Identify The Real Problem
What is the problem? (sadness, guilt, anxiety, grief, fear, loneliness, boredom, shame, anger, trauma, pain, mental pain, harassment, bullying, debt, legal issues…)
Symptoms (depression, anxiety, impulsivity, hopeless, anhedonia, isolation, irritability, substance/alcohol, sleep, appetite, shame, hallucinations, paranoia, pain, other concerns)
Social stressors (school/work functioning, bullying, suicide contagion, significant loss, relationship problems, burden to others, legal/financial issues)
Intent to Live / Die
I wish to live to the following extent (1-10)
I wish to die to the following extent (1-10)
Reasons for dying
Reasons for living
Tell me what you envision for your life in 1, 5, and 10 years from now
To what extent is the problem seen as Intolerable, Inescapable, Interminable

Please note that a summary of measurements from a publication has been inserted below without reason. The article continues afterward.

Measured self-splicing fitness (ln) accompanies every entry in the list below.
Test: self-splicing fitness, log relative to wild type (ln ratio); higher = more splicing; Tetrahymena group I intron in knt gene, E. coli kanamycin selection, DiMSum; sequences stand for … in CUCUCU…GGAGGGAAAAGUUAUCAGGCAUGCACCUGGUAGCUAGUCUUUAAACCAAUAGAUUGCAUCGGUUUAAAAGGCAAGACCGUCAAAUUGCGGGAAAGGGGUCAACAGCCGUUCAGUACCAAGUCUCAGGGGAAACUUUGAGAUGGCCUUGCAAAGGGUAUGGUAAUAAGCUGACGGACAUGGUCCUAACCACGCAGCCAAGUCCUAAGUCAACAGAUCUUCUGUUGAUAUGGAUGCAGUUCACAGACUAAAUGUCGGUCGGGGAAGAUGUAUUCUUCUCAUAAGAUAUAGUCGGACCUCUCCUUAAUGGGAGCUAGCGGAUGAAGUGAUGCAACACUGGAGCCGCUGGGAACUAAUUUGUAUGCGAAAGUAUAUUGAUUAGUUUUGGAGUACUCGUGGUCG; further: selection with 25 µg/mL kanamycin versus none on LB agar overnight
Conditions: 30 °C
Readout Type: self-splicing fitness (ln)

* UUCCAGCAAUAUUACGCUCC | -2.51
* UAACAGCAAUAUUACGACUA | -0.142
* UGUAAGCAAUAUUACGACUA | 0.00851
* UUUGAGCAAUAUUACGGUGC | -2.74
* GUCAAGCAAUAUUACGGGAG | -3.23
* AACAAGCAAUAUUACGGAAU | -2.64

What is Your Social Support?
Support circles (family, friends, command, work)
Do you have a sense of belonging?
View yourself as a burden?
Get Collateral Information
If possible speak with family, friends, co-workers, outpatient providers, etc...
Use the least restrictive means necessary to ensure safety. When in doubt, err on the side of caution.
Depending on their acuity and level of risk consider -> admission to inpatient unit vs partial hospitalization program vs intensive outpatient vs regular outpatient.
If elevated acute risk do not leave patient alone (place 1:1 order).
Notify family / outpatient providers and set up resources.
If you are NOT admitting them to the hospital then make a thorough "safety plan".
Make Safety Plan
*use CAMS or NIMH brief assessment or CSSR-S or other evidence-based resource*